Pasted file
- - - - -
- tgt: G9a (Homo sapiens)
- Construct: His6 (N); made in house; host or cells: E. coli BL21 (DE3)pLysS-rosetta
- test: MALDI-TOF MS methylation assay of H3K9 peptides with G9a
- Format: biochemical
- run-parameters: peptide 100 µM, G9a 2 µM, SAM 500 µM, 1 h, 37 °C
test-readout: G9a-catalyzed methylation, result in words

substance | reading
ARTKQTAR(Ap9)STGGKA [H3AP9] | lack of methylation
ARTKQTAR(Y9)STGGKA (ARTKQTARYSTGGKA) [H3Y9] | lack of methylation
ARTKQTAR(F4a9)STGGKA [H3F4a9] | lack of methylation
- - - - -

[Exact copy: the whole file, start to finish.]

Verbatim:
- tgt: G9a (Homo sapiens)
- Construct: His6 (N); made in house; host or cells: E. coli BL21 (DE3)pLysS-rosetta
- test: MALDI-TOF MS methylation assay of H3K9 peptides with G9a
- Format: biochemical
- run-parameters: peptide 100 µM, G9a 2 µM, SAM 500 µM, 1 h, 37 °C
test-readout: G9a-catalyzed methylation, result in words

substance | reading
ARTKQTAR(Ap9)STGGKA [H3AP9] | lack of methylation
ARTKQTAR(Y9)STGGKA (ARTKQTARYSTGGKA) [H3Y9] | lack of methylation
ARTKQTAR(F4a9)STGGKA [H3F4a9] | lack of methylation